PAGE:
2) Ferrets demonstrate a backing-up-into-a-corner motion with their tail up over their hips when the need to go. If your ferret is not in the litter box, pick him up quickly and place him in the box. Don’t let him out until he goes. A young ferret may have difficulty identifying what is a litter box and what is a play area. It is useful to leave a little excrement in the box so that he can smell it and know that this is a good place to go. This is not necessary for established ferrets.
3) Ferrets use their sense of smell for many things, including going to the bathroom. A ferret will often smell an area to see if it is used for a bathroom. If it smells like a potty stop, a ferret will likely reuse that spot. So if your ferrets makes an accident outside of a litter box, clean it up and remove the odor. Ferrets have a powerful sense of smell, so odors must be diligently removed. White vinegar works well with a little club soda on most surfaces including carpeting. Bleach can also be used if it is a problem spot on a hard surface or cage. You should try to remove the bleach after a few minutes with a damp paper towel or cloth. There are other cleaning agents on the market including enzyme type cleaners. Always keep in mind that any cleaning solution other than white vinegar can be harmful to your ferret if he comes in direct contact with it. Try to remove the cleaning agents before your ferret walks on it with his soft paws. Carpet spots can be very effectively cleaned with a portable steam cleaner.
4) Ferrets do not like dirty litter boxes. They will turn their noses up at it and may not use it until you clean it out. Or perhaps they will even throw some of their toys or blankets into the litter box as a protest. For one ferret, you should scoop excrement every day or two and change the litter entirely when needed.
Ferrets do need to be let out of the cage everyday for exercise and recreation, both for yourself and the ferret. If you are going to leave your ferret out, it must be litter-trained again. A ferret, once outside of the cage, will not likely return to the cage to use the litter box. Instead, the ferret will look for suitable spots around the house. Some of the ferret litter boxes sold at stores are far too small for your ferret. It should be large enough so that a ferret can be completely inside of the box and even have plenty of room to turn around inside the litter box. On the right is a typical corner litter box for outside of the cage, although it is a little on the small side. There is some plastic runner under it to help protect the carpet and it makes for easy clean up of litter trackings. On the left is a larger, tupperware-type container turned into a very good litter box with a lid. Several holes were cut into the sides to allow ferret access and several hole on top to allow air circulation. Every corner is a potential bathroom for a ferret. Here are some tips to prevent accidents around the house.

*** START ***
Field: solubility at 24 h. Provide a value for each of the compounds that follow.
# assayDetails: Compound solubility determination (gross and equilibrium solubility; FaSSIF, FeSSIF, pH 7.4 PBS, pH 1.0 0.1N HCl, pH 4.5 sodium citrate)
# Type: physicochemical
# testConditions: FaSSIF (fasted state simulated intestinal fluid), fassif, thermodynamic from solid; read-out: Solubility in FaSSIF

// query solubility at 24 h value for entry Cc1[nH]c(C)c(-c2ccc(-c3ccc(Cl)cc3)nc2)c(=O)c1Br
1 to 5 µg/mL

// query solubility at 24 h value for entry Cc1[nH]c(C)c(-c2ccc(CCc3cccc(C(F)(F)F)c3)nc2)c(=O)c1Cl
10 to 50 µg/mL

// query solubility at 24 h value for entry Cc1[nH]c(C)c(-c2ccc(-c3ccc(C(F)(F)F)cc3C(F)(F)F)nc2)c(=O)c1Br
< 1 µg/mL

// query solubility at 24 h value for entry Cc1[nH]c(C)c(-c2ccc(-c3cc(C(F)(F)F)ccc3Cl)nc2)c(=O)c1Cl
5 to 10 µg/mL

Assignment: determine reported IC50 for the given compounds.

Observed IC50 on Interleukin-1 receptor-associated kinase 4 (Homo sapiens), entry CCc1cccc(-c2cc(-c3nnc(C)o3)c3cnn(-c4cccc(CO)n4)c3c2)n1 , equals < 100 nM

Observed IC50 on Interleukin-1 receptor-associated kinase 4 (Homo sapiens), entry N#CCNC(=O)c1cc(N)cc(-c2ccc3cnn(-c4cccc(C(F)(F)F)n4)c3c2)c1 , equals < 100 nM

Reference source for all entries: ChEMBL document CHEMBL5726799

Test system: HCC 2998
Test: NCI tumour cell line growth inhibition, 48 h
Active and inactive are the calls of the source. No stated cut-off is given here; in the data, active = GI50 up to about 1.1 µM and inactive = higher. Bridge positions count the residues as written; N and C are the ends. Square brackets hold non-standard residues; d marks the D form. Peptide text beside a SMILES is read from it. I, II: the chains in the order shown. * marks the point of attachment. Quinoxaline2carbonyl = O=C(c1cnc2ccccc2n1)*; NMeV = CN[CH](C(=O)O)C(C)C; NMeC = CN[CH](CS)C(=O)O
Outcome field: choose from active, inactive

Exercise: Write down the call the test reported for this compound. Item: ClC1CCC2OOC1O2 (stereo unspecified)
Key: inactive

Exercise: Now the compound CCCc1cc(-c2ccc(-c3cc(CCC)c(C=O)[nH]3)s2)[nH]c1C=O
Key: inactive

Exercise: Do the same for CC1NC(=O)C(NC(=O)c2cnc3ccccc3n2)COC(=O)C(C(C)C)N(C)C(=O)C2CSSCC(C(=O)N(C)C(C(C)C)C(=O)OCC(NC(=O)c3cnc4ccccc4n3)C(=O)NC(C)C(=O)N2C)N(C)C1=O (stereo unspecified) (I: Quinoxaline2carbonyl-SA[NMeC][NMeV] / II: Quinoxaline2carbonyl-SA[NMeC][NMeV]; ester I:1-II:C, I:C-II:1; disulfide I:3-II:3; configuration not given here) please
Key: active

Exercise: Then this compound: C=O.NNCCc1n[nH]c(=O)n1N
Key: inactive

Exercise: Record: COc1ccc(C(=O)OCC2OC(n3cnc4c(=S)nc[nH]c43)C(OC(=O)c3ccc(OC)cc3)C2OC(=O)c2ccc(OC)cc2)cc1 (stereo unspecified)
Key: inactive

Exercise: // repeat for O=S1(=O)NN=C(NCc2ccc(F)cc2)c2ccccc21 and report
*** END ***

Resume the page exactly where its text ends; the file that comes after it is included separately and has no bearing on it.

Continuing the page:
1) Keep a close eye on your ferret for the first few weeks that he is allowed out of the cage. At the first sign of trouble, pick up the ferret and place him in the litter box. Again do not let him out until he goes. Once he goes, you can relax for a while.
2) Place a litter box in a convenient spot for both you and your ferret outside of the cage. When a ferret has to go, he usually can’t make a long trip to a litter box. Position the litter box in a corner of a room so that no matter what silliness the ferret is in to, it will not have to travel too far to get to the litter box.
3) Do not give the ferret too large an area to roam. The further a ferret has to travel to a litter box, the harder it is to train him to use it regularly. When your accidents are at a minimum in a particular area, you may try to expand your ferret’s roam zone.
4) Discourage the use of corners as ferret bathrooms by placing immovable objects there. Books, furniture, playhouses, etc…Perhaps at a future date you can remove the objects.
Ferrets will make an accident on your rug once in a while. Maybe once every few weeks, months or longer if they are well-trained. This is an unfortunate fact all ferret owners must accept. They simply are not as reliable as most cats. Fortunately, ferrets accidents are relatively small and easy to clean up. Ferrets are also occasionally known to make a doo-doo in the middle of your rug when they are upset. That might be their way of saying you need to spend more time with them.
If you are going to be away from your home for more than 24 hours, you should put the ferret back in the cage. You can leave a ferret or two locked in a cage for two or three days if you are away for a weekend. However, you better let them out when you return and make up some lost quality time. If you are going to be gone for a longer period, have someone visit at least every other day to check up on the ferrets. The food and water should be attended to and the litter must be changed. The ferrets should be allowed out of the cage for at least an hour during that time.